Cold. After trying the obvious, I took the cover off the business end, and we could see that although power was getting to the fan, the auger wasn’t going round. The only thing I could think of was that in the recent awful weather, my pellets had got damp, and seized the auger. The only question was had it just seized, or had I burned out the motor too.
I decided I didn’t have time to take it apart, so cooking switched back to the kitchen. Although it was no longer BBQ, I managed to cook 24 chicken thighs, 18 large pork sausages and 20+ burgers, all in the oven. It was a challenge, I can tell you, but it all came out hot, and people seemed to enjoy it. One redeeming thing was that I had made the burgers myself, which meant they were a savoury and tasty mix of beef and pork.
After everyone left, I dropped an email to the Traeger dealer, saying I hadn’t yet diagnosed the problem, but could he let me know what the price of a new motor was. To my surprise, he replied Sunday morning, with the costs, and some suggestions.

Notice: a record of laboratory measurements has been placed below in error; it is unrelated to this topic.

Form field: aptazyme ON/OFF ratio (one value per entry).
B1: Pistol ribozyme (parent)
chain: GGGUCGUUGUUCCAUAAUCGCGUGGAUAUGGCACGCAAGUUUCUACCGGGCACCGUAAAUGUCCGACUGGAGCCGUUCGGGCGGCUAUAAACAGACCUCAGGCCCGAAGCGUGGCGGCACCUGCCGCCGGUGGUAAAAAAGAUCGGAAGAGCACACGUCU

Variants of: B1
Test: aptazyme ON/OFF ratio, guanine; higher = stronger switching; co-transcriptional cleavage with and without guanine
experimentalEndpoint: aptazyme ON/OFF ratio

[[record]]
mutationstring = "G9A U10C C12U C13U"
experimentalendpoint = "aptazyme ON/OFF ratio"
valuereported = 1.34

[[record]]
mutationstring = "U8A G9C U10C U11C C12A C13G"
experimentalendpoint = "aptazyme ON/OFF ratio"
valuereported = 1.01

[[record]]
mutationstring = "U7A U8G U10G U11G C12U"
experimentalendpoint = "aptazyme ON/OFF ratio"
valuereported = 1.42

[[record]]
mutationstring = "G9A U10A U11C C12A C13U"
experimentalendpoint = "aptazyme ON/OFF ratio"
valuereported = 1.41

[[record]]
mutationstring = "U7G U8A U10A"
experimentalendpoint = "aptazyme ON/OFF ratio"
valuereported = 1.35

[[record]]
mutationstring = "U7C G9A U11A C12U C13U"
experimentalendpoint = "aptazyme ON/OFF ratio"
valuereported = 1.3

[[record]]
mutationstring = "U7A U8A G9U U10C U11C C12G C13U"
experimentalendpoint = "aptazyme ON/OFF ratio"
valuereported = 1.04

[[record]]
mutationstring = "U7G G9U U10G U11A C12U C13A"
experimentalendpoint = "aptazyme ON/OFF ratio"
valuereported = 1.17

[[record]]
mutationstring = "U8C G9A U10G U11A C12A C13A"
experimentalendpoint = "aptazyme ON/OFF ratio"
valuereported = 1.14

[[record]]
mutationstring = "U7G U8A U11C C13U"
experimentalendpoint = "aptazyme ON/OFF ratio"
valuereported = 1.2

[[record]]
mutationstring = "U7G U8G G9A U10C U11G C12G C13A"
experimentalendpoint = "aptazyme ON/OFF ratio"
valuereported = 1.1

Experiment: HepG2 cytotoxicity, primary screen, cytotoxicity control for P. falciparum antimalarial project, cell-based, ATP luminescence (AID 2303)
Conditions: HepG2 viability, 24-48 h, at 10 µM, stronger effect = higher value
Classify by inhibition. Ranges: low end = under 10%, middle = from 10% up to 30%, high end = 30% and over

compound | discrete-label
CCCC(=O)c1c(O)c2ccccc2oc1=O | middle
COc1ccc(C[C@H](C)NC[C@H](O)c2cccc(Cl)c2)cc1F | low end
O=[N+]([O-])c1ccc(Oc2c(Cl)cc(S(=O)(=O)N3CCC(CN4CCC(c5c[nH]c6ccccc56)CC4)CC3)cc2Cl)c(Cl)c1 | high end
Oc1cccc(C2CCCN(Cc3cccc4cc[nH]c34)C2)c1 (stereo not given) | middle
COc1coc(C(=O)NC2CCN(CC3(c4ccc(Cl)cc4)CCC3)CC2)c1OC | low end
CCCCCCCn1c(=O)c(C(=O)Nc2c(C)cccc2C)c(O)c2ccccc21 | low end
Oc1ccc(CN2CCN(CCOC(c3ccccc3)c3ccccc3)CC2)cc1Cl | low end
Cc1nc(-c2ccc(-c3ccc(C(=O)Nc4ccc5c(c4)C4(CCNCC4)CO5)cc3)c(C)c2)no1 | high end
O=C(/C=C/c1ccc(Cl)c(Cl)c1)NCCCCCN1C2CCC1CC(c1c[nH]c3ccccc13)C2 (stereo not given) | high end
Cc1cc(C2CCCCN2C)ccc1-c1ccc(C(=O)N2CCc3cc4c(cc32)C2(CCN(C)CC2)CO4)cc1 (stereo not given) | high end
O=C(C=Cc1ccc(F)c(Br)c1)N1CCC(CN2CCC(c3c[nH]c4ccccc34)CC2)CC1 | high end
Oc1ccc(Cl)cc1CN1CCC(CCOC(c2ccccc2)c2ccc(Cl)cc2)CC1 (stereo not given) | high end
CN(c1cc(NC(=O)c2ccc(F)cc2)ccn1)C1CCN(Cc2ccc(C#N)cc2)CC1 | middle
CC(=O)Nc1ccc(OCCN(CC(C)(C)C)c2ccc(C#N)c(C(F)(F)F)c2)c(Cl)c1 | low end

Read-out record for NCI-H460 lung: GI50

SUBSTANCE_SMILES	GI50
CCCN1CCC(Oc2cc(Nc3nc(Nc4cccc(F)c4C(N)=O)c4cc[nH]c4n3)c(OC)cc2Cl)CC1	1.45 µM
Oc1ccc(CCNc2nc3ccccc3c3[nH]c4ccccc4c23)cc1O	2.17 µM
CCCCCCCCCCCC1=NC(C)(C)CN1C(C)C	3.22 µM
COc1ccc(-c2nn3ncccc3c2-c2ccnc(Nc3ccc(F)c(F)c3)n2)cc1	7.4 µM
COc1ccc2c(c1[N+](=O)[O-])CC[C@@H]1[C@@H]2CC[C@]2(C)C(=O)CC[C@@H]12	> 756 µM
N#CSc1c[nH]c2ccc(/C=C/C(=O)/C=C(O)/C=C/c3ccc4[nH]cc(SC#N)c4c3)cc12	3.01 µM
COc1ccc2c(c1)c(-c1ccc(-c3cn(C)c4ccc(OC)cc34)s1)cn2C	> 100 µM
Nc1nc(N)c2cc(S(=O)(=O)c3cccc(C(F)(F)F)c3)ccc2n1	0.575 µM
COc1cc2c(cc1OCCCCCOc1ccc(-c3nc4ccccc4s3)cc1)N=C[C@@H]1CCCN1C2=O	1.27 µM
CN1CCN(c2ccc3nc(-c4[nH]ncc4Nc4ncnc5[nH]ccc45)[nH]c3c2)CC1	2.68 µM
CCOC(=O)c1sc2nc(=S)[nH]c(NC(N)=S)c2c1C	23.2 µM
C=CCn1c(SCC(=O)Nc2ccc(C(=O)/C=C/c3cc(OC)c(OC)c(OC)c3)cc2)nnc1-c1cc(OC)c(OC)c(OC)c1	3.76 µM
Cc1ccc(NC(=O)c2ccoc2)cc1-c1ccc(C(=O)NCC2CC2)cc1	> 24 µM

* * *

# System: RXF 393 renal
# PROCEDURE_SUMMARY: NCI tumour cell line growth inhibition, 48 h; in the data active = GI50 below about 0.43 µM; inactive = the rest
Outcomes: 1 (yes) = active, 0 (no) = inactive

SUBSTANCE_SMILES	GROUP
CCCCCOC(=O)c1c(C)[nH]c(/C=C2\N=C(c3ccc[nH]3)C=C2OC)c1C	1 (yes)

So Sunday morning, the whole thing came apart. I discovered that the auger wasn’t jammed after all, and when connected to the fan power lead, the auger went round like a good’un. The problem was that it wasn’t getting power – my controller was fried.
Now this is ironic, as it is the part that I am currently planning to replace with my Barbduino. However, my plans to do this are not finalised, and I need the grill for the weekend after next, as my brother and sister-in-law are coming up to see me.
Fortunately, I was reminded by a pal on the online BBQ forums that I have only had this grill since last September (it seems much longer!), so the controller was still under warranty (the motor, if it had burned out due to the pellets getting damp, wouldn’t have been). So I contacted the dealer with the news, and he is sending me a replacement.
So all’s well that ends well. It is the first problem I have encountered since buying the grill, and the bit that broke is eventually going to be replaced with something that will be easier and cheaper to replace, if necessary, as it will be modular. Furthermore, now I have finally taken the cover off, the inner workings are no longer a mystery to me, and I am sure of the exact details of what I am doing (i.e. where the leads are going to run, etc.)
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